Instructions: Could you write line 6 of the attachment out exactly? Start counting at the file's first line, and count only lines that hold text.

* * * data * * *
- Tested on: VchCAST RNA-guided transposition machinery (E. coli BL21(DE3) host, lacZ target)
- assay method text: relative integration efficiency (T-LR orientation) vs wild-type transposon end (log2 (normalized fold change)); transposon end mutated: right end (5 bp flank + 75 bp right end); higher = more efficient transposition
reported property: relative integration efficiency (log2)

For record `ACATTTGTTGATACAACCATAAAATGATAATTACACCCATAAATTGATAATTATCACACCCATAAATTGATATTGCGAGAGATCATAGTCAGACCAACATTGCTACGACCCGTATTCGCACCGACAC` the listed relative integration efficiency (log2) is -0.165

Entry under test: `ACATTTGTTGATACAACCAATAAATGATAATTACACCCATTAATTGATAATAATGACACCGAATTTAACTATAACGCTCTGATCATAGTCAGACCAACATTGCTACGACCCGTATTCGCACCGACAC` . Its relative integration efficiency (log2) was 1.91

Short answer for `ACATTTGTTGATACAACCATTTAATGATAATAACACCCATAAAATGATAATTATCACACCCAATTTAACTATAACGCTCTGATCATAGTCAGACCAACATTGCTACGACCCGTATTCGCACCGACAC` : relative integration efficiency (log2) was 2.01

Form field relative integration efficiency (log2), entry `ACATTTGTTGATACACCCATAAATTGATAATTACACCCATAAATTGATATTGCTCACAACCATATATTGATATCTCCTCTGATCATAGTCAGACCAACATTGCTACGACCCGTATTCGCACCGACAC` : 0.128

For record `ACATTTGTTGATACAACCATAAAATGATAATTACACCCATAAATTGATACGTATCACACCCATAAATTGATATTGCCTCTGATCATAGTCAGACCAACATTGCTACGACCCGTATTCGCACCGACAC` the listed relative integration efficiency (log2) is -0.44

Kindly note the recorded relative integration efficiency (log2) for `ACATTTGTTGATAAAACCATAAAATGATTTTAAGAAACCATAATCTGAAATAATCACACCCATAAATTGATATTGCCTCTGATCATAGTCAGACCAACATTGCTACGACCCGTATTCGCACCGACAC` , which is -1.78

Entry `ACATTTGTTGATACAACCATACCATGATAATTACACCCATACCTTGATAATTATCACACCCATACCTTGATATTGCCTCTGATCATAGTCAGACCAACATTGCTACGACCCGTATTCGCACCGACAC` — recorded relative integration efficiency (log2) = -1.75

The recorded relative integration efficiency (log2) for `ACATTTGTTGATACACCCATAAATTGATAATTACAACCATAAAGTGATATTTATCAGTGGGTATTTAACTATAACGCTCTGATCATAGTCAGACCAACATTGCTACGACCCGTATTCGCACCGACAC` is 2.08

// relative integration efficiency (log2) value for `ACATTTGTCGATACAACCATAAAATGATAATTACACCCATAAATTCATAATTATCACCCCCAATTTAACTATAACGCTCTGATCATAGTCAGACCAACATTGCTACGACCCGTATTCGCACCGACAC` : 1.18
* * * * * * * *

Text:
Short answer for `ACATTTGTTGATACAACCATTTAATGATAATAACACCCATAAAATGATAATTATCACACCCAATTTAACTATAACGCTCTGATCATAGTCAGACCAACATTGCTACGACCCGTATTCGCACCGACAC` : relative integration efficiency (log2) was 2.01